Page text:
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8 May 1916 – Executions of Rising leaders continue

• Young boys pay their respect, Kilmainham in 1966


Con Colbert

Cornelius (Con) Colbert was born at Monaleena, Castlemahon, County Limerick, the son of Michael Colbert, a small farmer, and Nora MacDermott.

While he was still a child the family moved to the Athea area in west Limerick where his father farmed some old family land at Templeathea. He attended Athea National School and for a brief period the national school at Kilcolman, near Ballysteen.

In early adolescence, he went to live with a sister in Dublin where he received his secondary education at the Christian Brothers’ schools at St Mary’s Place and North Richmond Street (O’Connell’s Schools). When he had completed his secondary education he secured a clerkship at Kennedy’s bakery in Parnell Street, where he worked until his death.

Both sides of Colbert’s family had a tradition of nationalist and Fenian involvement, and he became politically aware from an early age. He developed an interest in local and national history and picked up expressions in Irish from some of the old people around west Limerick where the language had not yet entirely died out. He is also said to have become a devout Roman Catholic from early on.

In Dublin, he joined the Gaelic League and assiduously attended Irish classes, lectures and the various cultural and social activities provided for members. He enrolled in Fianna Éireann, the scouting organisation for boys first established by Bulmer Hobson in 1903 and revived by Hobson and Constance Markievicz in August 1909. He was a model member of Fianna Éireann: he applied himself to gaining proficiency in its various activities and skills which included drill, marching, scouting, signalling, map reading, first aid and the use of small arms. His diligence and level of achievement were soon acknowledged by his promotion to the captaincy of his branch and eventually to the Council.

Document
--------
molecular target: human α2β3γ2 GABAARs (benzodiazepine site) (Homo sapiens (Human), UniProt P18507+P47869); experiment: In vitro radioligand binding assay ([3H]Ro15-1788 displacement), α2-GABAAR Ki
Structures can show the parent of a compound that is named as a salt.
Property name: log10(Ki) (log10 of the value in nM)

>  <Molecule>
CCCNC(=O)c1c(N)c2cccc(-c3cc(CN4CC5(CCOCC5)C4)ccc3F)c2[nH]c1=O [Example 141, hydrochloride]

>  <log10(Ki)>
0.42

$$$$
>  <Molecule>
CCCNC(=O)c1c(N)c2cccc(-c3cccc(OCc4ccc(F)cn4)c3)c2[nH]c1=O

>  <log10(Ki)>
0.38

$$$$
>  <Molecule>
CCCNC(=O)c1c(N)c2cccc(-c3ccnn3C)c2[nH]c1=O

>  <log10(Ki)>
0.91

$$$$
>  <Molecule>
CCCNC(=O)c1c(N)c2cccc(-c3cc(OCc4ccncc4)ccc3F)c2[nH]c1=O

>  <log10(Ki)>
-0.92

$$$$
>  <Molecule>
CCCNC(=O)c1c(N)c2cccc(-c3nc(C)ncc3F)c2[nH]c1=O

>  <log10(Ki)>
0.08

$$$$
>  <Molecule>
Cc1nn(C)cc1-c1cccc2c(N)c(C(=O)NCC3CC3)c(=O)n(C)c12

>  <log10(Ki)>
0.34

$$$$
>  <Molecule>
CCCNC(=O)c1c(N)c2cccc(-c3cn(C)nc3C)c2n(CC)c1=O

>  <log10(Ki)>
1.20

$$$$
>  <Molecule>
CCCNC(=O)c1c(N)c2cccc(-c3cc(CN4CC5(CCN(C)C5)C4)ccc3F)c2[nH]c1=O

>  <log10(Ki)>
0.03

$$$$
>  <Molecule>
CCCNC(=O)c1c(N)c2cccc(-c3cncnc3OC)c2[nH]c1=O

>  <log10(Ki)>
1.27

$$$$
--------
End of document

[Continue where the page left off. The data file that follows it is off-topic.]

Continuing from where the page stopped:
When Pádraig Pearse required a part-time drill instructor with Irish for St Enda’s in 1910, Colbert was ideally suited for the position on both counts. He took on the task with his usual enthusiasm, indignantly refusing payment when the matter was raised. He is believed, however, to have recruited some of the older students to Fianna Éireann without Pearse’s knowledge or consent. Meanwhile, he was recruited to the Irish Republican Brotherhood, later becoming head of an IRB circle consisting of Fianna Éireann members formed in 1912 by Bulmer Hobson, who was then head of the IRB in Dublin.

Colbert was elected to the Provisional Committee of the Irish Volunteers on their formation in November 1913.

He attained the rank of captain in Éamonn Ceannt’s 4th Battalion of the Dublin Brigade, in which capacity he became heavily involved in training and developing his company. Although small in stature, being just over five feet tall, he had considerable presence and was a charismatic trainer and leader; he was highly respected by the Fianna, by the students at St Enda’s, and by the Volunteers.

In the Rising, Colbert and his company were assigned to Watkins’s brewery to the east of the South Dublin Union, which was held by Ceannt and the main body of the 4th Battalion. As Watkins’s proved to have no strategic significance, Colbert and his company joined Séamus Murphy at Jameson’s distillery in Marrowbone Lane, closer to the South Dublin Union. As this position was bypassed by the cordon of British troops that gradually encircled the city centre, the garrison did little fighting, eventually surrendering on Sunday.